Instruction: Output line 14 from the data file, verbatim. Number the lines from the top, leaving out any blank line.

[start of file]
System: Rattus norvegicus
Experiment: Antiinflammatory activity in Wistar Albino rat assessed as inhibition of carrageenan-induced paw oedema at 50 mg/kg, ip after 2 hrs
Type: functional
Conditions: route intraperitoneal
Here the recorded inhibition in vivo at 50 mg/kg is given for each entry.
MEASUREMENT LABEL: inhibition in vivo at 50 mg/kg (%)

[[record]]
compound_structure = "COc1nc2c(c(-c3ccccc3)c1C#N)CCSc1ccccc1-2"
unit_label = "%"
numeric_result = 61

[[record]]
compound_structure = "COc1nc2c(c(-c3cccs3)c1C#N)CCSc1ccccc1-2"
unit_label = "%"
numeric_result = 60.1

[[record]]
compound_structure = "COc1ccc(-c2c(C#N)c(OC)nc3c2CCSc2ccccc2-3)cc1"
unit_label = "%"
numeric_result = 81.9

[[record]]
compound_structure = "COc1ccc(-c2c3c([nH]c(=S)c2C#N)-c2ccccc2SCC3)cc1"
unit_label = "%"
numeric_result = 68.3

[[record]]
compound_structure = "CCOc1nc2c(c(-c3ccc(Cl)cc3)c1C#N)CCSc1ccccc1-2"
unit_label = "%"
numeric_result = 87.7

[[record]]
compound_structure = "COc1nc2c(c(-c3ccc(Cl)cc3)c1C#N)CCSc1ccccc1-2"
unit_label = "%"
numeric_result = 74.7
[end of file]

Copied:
numeric_result = 60.1